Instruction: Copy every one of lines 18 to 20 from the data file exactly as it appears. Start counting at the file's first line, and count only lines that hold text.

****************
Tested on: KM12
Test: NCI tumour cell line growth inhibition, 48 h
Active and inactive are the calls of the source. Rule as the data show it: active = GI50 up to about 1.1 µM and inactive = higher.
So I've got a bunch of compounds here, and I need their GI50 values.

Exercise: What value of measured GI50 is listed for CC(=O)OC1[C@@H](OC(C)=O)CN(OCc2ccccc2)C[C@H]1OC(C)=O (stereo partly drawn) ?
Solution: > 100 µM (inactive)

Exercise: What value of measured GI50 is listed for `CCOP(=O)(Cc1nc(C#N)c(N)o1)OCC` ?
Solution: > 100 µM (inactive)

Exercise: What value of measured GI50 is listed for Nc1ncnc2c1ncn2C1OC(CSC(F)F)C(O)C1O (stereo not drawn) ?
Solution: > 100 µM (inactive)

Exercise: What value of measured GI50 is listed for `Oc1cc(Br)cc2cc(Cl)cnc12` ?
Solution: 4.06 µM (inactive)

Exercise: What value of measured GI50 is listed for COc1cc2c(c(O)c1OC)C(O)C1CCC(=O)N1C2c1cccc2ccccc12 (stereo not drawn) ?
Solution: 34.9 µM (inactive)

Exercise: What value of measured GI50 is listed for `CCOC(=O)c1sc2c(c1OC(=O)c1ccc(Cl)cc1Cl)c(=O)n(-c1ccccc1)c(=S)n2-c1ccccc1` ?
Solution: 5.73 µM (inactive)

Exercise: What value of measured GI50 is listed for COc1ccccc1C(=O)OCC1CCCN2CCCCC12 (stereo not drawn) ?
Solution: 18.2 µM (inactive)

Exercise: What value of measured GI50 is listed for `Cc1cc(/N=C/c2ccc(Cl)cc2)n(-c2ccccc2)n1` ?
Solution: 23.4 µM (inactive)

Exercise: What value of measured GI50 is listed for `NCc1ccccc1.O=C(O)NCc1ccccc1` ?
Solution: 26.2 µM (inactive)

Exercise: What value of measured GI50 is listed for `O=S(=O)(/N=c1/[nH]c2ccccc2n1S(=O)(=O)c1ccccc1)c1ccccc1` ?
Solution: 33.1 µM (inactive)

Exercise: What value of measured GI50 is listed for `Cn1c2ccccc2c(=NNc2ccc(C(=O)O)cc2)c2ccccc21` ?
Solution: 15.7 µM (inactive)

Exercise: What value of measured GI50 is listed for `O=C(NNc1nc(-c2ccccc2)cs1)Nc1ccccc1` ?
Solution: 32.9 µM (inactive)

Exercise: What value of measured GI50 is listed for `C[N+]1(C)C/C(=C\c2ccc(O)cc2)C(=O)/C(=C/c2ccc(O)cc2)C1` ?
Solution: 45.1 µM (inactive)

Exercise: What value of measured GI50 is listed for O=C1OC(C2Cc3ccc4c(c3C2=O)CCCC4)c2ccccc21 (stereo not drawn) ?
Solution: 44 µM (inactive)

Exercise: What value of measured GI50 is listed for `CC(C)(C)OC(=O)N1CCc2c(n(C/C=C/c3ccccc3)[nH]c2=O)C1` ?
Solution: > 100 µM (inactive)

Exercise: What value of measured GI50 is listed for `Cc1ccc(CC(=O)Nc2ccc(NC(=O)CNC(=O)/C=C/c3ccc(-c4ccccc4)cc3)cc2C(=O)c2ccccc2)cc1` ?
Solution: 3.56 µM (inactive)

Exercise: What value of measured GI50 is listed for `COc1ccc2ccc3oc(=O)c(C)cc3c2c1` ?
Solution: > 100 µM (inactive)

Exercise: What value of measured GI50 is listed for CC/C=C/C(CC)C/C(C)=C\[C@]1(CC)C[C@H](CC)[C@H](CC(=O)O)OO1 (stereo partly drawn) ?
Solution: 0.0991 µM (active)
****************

Solution: 18.2 µM (inactive)

Exercise: What value of measured GI50 is listed for `Cc1cc(/N=C/c2ccc(Cl)cc2)n(-c2ccccc2)n1` ?
Solution: 23.4 µM (inactive)